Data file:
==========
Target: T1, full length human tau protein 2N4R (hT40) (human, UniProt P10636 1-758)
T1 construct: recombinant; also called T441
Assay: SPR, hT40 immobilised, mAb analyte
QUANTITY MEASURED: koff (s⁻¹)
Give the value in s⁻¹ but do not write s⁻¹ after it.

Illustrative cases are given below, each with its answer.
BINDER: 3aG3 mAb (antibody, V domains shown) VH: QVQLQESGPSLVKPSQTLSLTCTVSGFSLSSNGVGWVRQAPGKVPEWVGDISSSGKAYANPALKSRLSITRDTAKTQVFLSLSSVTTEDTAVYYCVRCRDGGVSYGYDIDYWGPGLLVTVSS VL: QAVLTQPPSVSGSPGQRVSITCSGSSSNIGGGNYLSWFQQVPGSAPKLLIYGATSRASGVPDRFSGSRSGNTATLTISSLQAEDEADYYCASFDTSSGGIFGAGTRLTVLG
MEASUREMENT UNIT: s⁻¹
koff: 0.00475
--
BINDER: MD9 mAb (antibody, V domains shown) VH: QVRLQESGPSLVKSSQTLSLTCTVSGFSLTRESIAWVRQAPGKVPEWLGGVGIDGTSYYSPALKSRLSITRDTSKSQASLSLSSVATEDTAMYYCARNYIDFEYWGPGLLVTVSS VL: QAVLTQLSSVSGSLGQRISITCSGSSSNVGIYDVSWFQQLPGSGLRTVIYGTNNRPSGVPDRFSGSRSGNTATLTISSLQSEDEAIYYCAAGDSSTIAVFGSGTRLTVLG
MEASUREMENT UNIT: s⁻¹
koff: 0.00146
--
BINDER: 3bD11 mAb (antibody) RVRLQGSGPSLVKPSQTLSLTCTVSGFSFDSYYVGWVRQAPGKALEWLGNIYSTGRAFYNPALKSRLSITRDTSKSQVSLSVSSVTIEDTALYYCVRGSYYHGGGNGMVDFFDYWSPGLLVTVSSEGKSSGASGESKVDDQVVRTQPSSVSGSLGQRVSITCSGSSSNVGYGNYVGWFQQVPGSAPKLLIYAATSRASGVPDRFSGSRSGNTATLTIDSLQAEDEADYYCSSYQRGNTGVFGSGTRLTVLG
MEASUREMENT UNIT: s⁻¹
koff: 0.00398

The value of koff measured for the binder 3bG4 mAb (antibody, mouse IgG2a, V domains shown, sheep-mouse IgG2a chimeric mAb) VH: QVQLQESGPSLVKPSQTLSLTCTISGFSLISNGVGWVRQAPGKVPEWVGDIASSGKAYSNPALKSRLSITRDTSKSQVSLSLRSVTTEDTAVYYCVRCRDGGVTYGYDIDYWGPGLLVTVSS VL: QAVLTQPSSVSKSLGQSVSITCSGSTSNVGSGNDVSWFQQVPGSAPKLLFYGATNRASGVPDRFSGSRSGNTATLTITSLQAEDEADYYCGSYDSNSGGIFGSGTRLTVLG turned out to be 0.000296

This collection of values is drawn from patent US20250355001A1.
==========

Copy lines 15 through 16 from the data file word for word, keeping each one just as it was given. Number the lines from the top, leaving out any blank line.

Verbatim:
BINDER: 3bD11 mAb (antibody) RVRLQGSGPSLVKPSQTLSLTCTVSGFSFDSYYVGWVRQAPGKALEWLGNIYSTGRAFYNPALKSRLSITRDTSKSQVSLSVSSVTIEDTALYYCVRGSYYHGGGNGMVDFFDYWSPGLLVTVSSEGKSSGASGESKVDDQVVRTQPSSVSGSLGQRVSITCSGSSSNVGYGNYVGWFQQVPGSAPKLLIYAATSRASGVPDRFSGSRSGNTATLTIDSLQAEDEADYYCSSYQRGNTGVFGSGTRLTVLG
MEASUREMENT UNIT: s⁻¹